Our experiments indicate that the proliferating cells are much more efficient in organoid forming potential than quiescent cells. Lgr5high cells are highly proliferative and efficient in initiating organoid cultures. Albeit less efficiently, Lgr5low cells can also be induced to generate organoids. Both Dll1+ cells and LRCs retain some proliferative capacity and occasionally reenter the cell cycle becoming KI67+. This could potentially explain why unlike the label‐retaining or Dll1+ secretory precursors, Lgr5lowKi67− cells do not readily generate organoids. A feasible alternative is the lack of regeneration cues that drives secretory cell proliferation upon injury in our organoid culture.
The biological meaning behind the connection of cell cycle exit and secretory differentiation is intriguing. Enterocytes in the villus are more numerous compared to the secretory cells. The differences in the proliferation rate between secretory and enterocyte precursors would maintain the correct ratio of absorptive to secretory lineages. During genotoxic conditions, such as viral infection or inflammation, secretory precursors could constitute a reserve stem cells population that is long‐lived and protected from accumulation of replicative stress and mutations. The regenerative capacity of the relatively quiescent secretory progenitors as seen by Buczacki et al (2013) and van Es et al (2012) suggests that reversion from relative quiescence into a fast cycling stem cell fate is a physiological phenomenon. A standing question is how this transition is controlled. As differences in Lgr5 levels reflect differences in Wnt signaling activity, high level of which is required for organoid formation, Wnt signaling is an attractive candidate (Sato et al, 2009; van Es et al, 2012). Myc is a major downstream effector of Wnt, which promotes proliferation during intestinal regeneration (Ireland et al, 2004; Muncan et al, 2006; Sansom et al, 2007). In support, constitutive activation of Wnt signaling and NF‐kB signaling induces dedifferentiation in the intestine (Schwitalla et al, 2013). Constitutive activation of Ras signaling enhances intestinal stem cell proliferation, which in combination with Apc activation can induce dedifferentiation of intestinal villi (Schwitalla et al, 2013; Snippert et al, 2014). Inhibition of Notch signaling is a known inducer of secretory differentiation, which coincides with decreased crypt proliferation (van Es et al, 2005). Whether activation of Notch signaling in the secretory precursors is enough for their conversion or additional signals activated in response to injury would instruct their dedifferentiation remains to be explored.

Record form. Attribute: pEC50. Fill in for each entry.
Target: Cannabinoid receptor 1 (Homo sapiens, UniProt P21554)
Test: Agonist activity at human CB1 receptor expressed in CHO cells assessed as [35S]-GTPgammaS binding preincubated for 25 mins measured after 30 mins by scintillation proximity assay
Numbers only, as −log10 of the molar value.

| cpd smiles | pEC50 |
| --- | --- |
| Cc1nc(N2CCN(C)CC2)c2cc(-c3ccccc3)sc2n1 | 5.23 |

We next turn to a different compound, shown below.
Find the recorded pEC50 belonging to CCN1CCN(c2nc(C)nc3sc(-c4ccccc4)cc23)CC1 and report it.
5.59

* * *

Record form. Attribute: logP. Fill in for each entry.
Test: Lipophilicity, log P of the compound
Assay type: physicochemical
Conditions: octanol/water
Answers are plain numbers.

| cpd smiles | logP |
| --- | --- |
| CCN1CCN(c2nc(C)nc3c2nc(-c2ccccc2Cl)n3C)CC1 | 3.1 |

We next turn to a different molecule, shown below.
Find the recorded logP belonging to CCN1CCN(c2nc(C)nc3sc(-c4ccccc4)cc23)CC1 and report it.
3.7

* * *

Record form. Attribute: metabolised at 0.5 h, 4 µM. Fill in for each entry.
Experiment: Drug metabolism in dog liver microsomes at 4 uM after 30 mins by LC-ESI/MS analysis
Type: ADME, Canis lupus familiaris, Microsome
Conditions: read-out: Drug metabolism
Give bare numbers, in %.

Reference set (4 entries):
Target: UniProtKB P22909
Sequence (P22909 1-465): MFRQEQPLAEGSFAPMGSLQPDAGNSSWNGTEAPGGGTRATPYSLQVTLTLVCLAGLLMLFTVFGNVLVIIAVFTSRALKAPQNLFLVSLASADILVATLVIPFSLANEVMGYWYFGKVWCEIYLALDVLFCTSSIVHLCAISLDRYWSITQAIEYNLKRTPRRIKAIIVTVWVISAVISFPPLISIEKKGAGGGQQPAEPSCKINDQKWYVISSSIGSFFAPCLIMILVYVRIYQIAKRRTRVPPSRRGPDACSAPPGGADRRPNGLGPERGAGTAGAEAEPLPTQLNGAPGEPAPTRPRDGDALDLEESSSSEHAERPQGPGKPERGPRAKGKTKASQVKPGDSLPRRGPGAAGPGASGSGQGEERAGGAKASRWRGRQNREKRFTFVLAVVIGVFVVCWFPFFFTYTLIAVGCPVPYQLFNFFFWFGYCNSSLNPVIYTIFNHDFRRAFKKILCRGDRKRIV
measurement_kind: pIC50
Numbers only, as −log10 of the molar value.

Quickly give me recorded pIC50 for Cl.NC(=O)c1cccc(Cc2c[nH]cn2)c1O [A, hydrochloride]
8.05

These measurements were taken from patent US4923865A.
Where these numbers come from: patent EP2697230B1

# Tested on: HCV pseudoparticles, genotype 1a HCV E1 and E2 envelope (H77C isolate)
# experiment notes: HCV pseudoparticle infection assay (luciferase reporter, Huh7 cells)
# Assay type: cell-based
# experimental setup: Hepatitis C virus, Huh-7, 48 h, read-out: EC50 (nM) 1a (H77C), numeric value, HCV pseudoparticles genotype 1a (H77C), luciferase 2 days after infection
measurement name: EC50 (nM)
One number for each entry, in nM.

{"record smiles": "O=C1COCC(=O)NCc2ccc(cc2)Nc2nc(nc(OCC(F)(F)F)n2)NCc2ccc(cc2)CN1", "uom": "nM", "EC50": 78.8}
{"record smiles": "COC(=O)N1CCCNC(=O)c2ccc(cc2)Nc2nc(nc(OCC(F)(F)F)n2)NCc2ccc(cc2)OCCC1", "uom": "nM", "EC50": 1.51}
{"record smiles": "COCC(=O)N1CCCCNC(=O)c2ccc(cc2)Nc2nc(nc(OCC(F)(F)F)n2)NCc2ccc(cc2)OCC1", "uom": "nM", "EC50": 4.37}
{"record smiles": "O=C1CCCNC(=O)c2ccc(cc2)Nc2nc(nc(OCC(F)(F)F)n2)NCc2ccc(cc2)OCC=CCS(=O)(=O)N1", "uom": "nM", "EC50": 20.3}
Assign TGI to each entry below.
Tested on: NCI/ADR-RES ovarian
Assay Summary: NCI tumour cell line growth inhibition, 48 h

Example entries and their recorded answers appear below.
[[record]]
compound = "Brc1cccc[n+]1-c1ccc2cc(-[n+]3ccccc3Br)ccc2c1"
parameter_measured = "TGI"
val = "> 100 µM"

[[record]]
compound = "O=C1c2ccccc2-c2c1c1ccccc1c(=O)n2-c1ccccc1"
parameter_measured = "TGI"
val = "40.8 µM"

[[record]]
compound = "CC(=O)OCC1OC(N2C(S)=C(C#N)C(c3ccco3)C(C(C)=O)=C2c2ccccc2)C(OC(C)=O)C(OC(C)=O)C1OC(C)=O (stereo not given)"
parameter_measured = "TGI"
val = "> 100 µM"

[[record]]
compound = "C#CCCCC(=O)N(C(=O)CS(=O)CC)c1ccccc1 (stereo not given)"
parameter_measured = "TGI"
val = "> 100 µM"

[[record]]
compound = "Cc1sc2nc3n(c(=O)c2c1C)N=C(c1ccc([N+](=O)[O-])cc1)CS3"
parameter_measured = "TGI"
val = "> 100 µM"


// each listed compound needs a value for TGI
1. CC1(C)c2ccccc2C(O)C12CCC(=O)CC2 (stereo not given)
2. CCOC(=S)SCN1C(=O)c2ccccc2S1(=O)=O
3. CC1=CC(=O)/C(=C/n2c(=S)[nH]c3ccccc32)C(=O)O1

Previous efforts to identify an alternative stem cell population to CBCs focused on label‐retaining cells mainly residing directly above the Paneth cell zone. The high similarity in the global expression pattern of Dll1 cells, LRCs, and Lgr5lowKi67− cells strongly suggests that the GFPlow population in our analysis includes these +4/5 positions. The fact that the four “classical” markers for “+4” cells are expressed by these Lgr5lowKi67− cells implies that these cells most likely represent the proposed quiescent “+4” stem cells as identified in the original lineage tracing studies using Bmi1, Tert, Hopx, and Lrig1 (Sangiorgi & Capecchi, 2008; Montgomery et al, 2011; Takeda et al, 2011; Yan et al, 2012). Our observations are entirely consistent with those of Winton and colleagues and imply that a slowly cycling population of secretory precursor cells resides around position “+4” and expresses the markers Hopx, Bmi1, Tert, and Lrig1 in combination with intermediate levels of Lgr5. These precursors are normally destined to differentiate into Paneth and enteroendocrine cells, but have the capacity to revert to a CBC stem cell upon tissue damage. Thus, these cells—when taken at the individual level—do not represent long‐lived stem cells. Yet, the pool of these quiescent cells that is constantly replenished functionally constitutes a “reserve” stem cell population, to be called into action upon damage. Our findings using a novel knock‐in system to directly visualize KI67‐expressing cycling cells provide support for the dividing stem cell hypothesis and suggest that the “+4” population represents slow dividing secretory precursors.
Materials and Methods
Generation of the Ki67RFP knock‐in mouse and the animals used